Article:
Feb 1, 2003 Table of Contents

Please note: This information was current at the time of publication. But medical information is always changing, and some information given here may be out of date. For regularly updated information on a variety of health topics, please visit familydoctor.org, the AAFP patient education Web site.

Information from Your Family Doctor

Cytomegalovirus

Am Fam Physician. 2003 Feb 1;67(3):526.

What is cytomegalovirus?

Cytomegalovirus (say: “si-toe-meg-ah-low-vi-russ”) or CMV is a virus that infects cells and causes them to become enlarged. Many people are infected with CMV and don't even know it. People are usually infected by the time they are two years old or during their teenaged years. CMV usually causes no long-term problems. However, CMV can cause problems in a newborn if the mother gets the infection during pregnancy.

CMV is only spread through contact with an infected person's body fluids (such as saliva, blood, urine, semen, or breast milk). It can also be sexually transmitted. Careful handwashing with soap and water can help prevent the spread of CMV.

What are the symptoms of CMV?

Usually, there are no symptoms. A few people will have symptoms that are similar to mononucleosis (such as a sore throat, fever, headache, and being tired). People who have weakened immune systems because of human immunodeficiency virus (HIV) or because they received an organ transplant may have severe symptoms.

How will my doctor know if I have CMV?

Because usually there are no symptoms, your doctor won't know that you have CMV. If you do have symptoms, your doctor may test your blood to look for CMV. People who have HIV should be seen by an eye doctor as recommended by their doctor to make sure the virus hasn't infected their eyes. Also, people with HIV should let their doctor know if they are having any painless blurring of their vision, “floaters” only in one eye, light flashes, areas of blindness, and shortness of breath.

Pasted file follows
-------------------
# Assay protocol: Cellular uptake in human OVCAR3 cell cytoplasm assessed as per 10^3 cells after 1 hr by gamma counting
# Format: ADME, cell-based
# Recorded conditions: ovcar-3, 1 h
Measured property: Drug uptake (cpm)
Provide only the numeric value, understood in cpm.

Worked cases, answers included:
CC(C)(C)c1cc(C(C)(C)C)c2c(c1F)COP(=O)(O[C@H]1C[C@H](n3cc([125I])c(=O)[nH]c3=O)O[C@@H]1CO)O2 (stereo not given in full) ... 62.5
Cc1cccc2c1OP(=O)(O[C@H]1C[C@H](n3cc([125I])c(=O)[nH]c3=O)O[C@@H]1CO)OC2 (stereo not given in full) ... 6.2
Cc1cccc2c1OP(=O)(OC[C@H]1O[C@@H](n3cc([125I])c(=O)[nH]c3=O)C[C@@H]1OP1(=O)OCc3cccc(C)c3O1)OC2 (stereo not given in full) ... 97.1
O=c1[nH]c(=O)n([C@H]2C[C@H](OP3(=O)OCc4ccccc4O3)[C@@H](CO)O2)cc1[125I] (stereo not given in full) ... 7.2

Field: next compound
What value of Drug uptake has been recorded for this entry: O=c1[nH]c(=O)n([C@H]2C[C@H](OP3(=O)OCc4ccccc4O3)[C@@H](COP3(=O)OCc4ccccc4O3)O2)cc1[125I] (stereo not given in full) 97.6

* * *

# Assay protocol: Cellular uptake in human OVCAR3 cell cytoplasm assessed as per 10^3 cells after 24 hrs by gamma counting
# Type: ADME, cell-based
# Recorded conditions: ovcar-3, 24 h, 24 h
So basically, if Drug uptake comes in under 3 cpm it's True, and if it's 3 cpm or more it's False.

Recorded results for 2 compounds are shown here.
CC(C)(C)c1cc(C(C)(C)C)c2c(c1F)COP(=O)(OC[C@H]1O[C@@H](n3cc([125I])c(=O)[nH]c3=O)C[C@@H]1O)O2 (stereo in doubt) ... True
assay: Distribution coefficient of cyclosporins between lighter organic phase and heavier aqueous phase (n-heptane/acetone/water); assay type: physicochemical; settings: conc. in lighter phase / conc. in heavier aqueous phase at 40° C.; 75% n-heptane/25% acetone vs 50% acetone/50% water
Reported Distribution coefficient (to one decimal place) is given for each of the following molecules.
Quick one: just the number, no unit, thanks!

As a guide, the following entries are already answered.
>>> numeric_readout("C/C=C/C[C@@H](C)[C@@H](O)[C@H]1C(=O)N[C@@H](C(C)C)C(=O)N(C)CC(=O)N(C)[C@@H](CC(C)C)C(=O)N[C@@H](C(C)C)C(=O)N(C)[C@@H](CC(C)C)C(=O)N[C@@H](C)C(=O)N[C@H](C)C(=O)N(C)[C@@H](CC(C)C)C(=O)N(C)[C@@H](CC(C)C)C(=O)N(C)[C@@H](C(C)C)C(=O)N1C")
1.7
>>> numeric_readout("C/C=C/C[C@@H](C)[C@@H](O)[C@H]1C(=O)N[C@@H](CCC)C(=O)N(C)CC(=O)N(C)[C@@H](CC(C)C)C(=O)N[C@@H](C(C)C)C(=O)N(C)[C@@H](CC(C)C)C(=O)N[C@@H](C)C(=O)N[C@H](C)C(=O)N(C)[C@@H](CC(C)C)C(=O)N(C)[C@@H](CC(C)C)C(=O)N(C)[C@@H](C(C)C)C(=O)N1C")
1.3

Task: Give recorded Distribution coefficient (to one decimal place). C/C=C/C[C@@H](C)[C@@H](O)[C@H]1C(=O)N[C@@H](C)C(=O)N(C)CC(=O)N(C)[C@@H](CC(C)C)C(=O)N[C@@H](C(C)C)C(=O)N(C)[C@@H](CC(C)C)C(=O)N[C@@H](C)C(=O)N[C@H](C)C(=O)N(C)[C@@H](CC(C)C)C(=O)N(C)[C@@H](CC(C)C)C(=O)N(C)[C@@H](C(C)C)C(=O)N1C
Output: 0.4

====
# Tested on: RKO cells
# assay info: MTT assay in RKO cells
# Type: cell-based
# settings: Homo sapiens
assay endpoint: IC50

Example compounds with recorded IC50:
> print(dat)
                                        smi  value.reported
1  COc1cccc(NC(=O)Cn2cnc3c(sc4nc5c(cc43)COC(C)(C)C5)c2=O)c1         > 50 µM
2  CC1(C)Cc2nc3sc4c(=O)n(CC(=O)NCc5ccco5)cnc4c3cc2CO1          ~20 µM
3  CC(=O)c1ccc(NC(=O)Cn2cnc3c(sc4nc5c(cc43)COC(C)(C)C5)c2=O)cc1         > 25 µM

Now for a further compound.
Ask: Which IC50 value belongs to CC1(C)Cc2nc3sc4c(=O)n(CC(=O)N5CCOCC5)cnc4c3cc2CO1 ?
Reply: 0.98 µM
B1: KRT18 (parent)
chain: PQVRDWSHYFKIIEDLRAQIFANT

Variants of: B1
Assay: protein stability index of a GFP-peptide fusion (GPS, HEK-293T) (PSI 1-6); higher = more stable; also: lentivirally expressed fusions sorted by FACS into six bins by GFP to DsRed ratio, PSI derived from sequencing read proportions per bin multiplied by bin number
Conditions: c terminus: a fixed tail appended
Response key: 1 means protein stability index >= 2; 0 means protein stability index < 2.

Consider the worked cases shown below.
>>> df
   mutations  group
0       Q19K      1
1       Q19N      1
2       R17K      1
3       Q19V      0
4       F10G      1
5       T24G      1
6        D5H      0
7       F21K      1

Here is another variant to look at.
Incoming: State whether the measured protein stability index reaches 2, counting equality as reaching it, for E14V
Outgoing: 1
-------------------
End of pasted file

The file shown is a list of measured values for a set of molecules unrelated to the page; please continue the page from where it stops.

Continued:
Is there a treatment for CMV?

There is no vaccine for CMV. Because CMV is a virus, antibiotics won't work. If your body's immune system is normal, your body should be able to control the infection. If your immune system is weakened, your doctor may use one of several different medicines to treat CMV infection.

Where can I get more information?

Your doctor.

The Centers for Disease Control and Prevention

Telephone: 1-800-311-3435

Web address: www.cdc.gov


This handout is provided to you by your family doctor and the American Academy of Family Physicians. Other health-related information is available from the AAFP online at http://familydoctor.org.

This information provides a general overview and may not apply to everyone. Talk to your family doctor to find out if this information applies to you and to get more information on this subject.

Copyright © 2003 by the American Academy of Family Physicians.
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